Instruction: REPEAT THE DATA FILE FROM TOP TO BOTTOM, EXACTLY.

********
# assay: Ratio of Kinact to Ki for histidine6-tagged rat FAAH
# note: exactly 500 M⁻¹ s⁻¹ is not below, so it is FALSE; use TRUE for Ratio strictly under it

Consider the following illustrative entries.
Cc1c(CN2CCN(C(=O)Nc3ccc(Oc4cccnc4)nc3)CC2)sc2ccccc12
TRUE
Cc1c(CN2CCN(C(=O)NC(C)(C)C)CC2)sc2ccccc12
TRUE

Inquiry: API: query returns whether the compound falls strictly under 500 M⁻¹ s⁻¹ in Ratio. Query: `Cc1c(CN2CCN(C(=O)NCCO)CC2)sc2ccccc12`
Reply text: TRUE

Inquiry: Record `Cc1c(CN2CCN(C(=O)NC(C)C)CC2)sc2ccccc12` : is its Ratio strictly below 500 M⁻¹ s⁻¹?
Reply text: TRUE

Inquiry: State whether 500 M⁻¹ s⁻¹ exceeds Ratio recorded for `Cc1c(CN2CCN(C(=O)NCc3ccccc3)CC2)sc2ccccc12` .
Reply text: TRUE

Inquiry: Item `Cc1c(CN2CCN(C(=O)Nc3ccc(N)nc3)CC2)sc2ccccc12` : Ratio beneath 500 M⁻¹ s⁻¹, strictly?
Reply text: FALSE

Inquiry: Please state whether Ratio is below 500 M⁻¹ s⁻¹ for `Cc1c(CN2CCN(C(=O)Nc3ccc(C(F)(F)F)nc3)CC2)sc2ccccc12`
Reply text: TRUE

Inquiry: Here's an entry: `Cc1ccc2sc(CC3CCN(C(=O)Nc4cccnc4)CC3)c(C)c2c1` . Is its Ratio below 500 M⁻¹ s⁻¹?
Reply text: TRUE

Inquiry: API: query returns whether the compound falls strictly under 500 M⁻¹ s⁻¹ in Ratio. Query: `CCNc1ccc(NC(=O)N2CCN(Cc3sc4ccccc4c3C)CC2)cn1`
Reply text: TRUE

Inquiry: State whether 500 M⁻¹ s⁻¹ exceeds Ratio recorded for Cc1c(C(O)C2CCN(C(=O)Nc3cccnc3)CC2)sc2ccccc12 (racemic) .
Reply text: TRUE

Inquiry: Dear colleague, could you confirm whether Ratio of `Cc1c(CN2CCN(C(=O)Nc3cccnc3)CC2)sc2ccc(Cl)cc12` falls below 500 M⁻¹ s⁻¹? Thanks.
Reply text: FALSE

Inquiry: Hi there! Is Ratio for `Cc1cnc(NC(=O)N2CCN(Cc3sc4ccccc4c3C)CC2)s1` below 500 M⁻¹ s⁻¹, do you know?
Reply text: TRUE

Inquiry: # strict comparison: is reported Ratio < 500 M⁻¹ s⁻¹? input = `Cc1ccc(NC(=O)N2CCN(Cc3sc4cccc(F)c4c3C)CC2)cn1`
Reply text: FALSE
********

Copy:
# assay: Ratio of Kinact to Ki for histidine6-tagged rat FAAH
# note: exactly 500 M⁻¹ s⁻¹ is not below, so it is FALSE; use TRUE for Ratio strictly under it

Consider the following illustrative entries.
Cc1c(CN2CCN(C(=O)Nc3ccc(Oc4cccnc4)nc3)CC2)sc2ccccc12
TRUE
Cc1c(CN2CCN(C(=O)NC(C)(C)C)CC2)sc2ccccc12
TRUE

Inquiry: API: query returns whether the compound falls strictly under 500 M⁻¹ s⁻¹ in Ratio. Query: `Cc1c(CN2CCN(C(=O)NCCO)CC2)sc2ccccc12`
Reply text: TRUE

Inquiry: Record `Cc1c(CN2CCN(C(=O)NC(C)C)CC2)sc2ccccc12` : is its Ratio strictly below 500 M⁻¹ s⁻¹?
Reply text: TRUE

Inquiry: State whether 500 M⁻¹ s⁻¹ exceeds Ratio recorded for `Cc1c(CN2CCN(C(=O)NCc3ccccc3)CC2)sc2ccccc12` .
Reply text: TRUE

Inquiry: Item `Cc1c(CN2CCN(C(=O)Nc3ccc(N)nc3)CC2)sc2ccccc12` : Ratio beneath 500 M⁻¹ s⁻¹, strictly?
Reply text: FALSE

Inquiry: Please state whether Ratio is below 500 M⁻¹ s⁻¹ for `Cc1c(CN2CCN(C(=O)Nc3ccc(C(F)(F)F)nc3)CC2)sc2ccccc12`
Reply text: TRUE

Inquiry: Here's an entry: `Cc1ccc2sc(CC3CCN(C(=O)Nc4cccnc4)CC3)c(C)c2c1` . Is its Ratio below 500 M⁻¹ s⁻¹?
Reply text: TRUE

Inquiry: API: query returns whether the compound falls strictly under 500 M⁻¹ s⁻¹ in Ratio. Query: `CCNc1ccc(NC(=O)N2CCN(Cc3sc4ccccc4c3C)CC2)cn1`
Reply text: TRUE

Inquiry: State whether 500 M⁻¹ s⁻¹ exceeds Ratio recorded for Cc1c(C(O)C2CCN(C(=O)Nc3cccnc3)CC2)sc2ccccc12 (racemic) .
Reply text: TRUE

Inquiry: Dear colleague, could you confirm whether Ratio of `Cc1c(CN2CCN(C(=O)Nc3cccnc3)CC2)sc2ccc(Cl)cc12` falls below 500 M⁻¹ s⁻¹? Thanks.
Reply text: FALSE

Inquiry: Hi there! Is Ratio for `Cc1cnc(NC(=O)N2CCN(Cc3sc4ccccc4c3C)CC2)s1` below 500 M⁻¹ s⁻¹, do you know?
Reply text: TRUE

Inquiry: # strict comparison: is reported Ratio < 500 M⁻¹ s⁻¹? input = `Cc1ccc(NC(=O)N2CCN(Cc3sc4cccc(F)c4c3C)CC2)cn1`
Reply text: FALSE